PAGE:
Solutions to Recommended Problems

(copied from the Instructor’s Manual to Macroeconomics, 8th Edition, by Abel, Bernanke, and
Croushore ©2014 Pearson Education, Inc., with some clarifications and revisions)
Chapter 10
1.

(a) Part (b) will ask about the effects in the AD-AS model, so we begin part (a) with it. In
the long-run (which is all that matters for the classical model, there is no SRAS curve.
So, the increase in MPK f leaves LRAS (or just AS in the diagram) unchanged, since
expected future labor income and expected future wages are unchanged. But aggregate
demand increases, because firms increase investment.
Figure 10.6

Figure 10.6(a) shows that the increase in aggregate demand causes no change in output,
since the AS curve is vertical, but the price level increases. Figure 10.6(b) shows the shift
up and to the right of the IS curve from IS 1 to IS 2. There is no initial shift in either the
LM curve or the FE line. To get the economy to equilibrium, the price level rises so that
the LM curve shifts from LM 1 to LM 2. The real interest rate increases as a result. In the
labor market, there is no change in labor demand or supply, so employment, the real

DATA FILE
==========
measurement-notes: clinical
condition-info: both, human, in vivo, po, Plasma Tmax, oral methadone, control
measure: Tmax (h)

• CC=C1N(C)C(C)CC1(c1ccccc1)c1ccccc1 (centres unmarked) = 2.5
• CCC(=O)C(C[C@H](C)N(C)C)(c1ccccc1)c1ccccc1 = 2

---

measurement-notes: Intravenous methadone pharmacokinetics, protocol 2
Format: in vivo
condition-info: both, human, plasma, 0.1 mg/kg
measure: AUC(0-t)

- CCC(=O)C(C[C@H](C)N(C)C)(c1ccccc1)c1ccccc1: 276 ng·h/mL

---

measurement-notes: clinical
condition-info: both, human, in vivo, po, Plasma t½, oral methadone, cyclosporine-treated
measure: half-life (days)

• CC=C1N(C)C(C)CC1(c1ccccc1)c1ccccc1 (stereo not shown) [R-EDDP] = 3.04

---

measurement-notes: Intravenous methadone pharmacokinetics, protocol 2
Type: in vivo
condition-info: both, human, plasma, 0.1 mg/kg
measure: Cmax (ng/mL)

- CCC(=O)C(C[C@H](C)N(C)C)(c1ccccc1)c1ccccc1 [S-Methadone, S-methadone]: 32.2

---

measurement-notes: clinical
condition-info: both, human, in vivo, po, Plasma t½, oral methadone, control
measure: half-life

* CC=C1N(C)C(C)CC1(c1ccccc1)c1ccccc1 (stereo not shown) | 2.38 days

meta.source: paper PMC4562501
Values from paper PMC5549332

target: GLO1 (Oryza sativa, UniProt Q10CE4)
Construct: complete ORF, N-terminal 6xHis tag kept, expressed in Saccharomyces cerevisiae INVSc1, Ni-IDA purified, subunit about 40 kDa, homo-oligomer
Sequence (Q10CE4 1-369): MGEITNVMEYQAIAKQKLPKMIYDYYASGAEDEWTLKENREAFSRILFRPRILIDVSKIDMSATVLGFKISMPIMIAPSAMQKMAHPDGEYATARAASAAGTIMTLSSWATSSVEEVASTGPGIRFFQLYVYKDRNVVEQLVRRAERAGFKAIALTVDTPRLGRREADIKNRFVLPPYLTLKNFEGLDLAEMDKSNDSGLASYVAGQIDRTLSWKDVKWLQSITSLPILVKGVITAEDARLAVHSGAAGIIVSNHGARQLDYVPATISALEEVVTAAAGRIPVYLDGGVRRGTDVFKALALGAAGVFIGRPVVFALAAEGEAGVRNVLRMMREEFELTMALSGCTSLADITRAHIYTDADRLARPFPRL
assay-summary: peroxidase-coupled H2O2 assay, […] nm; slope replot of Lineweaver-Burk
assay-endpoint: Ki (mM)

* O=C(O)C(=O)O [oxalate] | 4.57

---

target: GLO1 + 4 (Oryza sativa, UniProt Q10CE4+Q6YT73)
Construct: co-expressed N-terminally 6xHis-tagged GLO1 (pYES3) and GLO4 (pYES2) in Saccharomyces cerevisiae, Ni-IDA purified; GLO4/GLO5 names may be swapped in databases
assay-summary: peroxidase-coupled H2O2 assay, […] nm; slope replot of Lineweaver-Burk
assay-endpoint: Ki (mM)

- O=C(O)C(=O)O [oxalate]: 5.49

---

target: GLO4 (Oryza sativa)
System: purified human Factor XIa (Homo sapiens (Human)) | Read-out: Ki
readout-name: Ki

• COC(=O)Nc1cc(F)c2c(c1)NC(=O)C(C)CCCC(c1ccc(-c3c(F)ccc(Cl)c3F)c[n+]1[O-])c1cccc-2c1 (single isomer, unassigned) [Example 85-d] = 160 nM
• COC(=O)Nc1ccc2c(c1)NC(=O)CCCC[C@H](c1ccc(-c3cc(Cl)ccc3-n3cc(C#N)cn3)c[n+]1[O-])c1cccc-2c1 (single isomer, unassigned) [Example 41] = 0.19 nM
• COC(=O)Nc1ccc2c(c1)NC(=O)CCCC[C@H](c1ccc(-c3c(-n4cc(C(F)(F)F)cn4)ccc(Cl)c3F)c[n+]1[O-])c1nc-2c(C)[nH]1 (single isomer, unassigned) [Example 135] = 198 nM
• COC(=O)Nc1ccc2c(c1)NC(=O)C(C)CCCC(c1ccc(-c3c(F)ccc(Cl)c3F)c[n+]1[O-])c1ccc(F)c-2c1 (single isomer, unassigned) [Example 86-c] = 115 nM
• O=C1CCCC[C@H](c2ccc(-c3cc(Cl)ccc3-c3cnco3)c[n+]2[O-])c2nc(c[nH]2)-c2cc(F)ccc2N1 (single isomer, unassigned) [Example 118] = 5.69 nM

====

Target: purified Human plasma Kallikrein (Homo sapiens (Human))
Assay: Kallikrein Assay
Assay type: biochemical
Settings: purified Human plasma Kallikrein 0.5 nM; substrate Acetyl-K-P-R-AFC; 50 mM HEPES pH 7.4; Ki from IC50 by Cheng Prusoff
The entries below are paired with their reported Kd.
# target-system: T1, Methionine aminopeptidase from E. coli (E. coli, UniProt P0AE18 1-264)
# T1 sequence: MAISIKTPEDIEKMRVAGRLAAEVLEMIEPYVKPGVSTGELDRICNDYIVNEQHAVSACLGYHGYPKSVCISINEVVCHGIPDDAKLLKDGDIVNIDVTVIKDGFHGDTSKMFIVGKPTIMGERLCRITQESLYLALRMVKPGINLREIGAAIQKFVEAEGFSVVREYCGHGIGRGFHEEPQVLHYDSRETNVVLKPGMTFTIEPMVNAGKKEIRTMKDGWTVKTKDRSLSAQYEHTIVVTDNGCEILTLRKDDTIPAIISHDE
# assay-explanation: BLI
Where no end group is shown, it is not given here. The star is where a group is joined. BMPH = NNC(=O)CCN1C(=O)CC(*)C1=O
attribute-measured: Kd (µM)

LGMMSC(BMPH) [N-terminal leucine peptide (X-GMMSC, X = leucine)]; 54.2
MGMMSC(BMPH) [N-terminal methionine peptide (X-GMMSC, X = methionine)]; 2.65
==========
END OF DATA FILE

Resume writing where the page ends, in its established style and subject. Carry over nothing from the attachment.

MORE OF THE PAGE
wage, and output are unchanged. Since the real interest rate rises, saving increases and
consumption declines. Since investment equals saving, investment also rises.

Ross A. Mohr

1

Econ 351 – Fall 2014

To restore equilibrium. So workers increase their labor supply more when the government spending change is permanent than when it is temporary. the shift in the aggregate demand curve from AD1 to AD2 increases both output and the price level as the economy moves along the shortrun aggregate supply curve SRAS. (b) Desired national saving is unaffected by the change in government spending if the change in consumption is just equal to the change in taxes. Figure 10.8 Ross A. though. the income effect on labor supply.(b) The misperceptions theory gets a different result because there is actually a short-run equilibrium.8 shows the effect of the increase in government purchases on the economy. then the IS curve does not shift. so there is no shift in the saving curve. As shown in Figure 10. If investment is also unaffected by the change in government spending. In the long-run. The FE line shifts to the right from FE1 to FE2 due to the increase in labor supply. (a) In the case of a permanent increase in government purchases. which arises because the present value of taxes increases to pay for the added government spending.7. Mohr 2 Econ 351 – Fall 2014 . is much higher than in the case of a temporary increase in government spending. and increasing their labor demand and output. The difference in this result compared to the result in part (a) comes from producers misperceiving the change in the price level as a change in relative prices. Figure 10. So output rises and the real interest rate declines. the price level must decline to shift the LM curve from LM 1 to LM 2. (c) Figure 10. the result is the same as in part (a).7 2.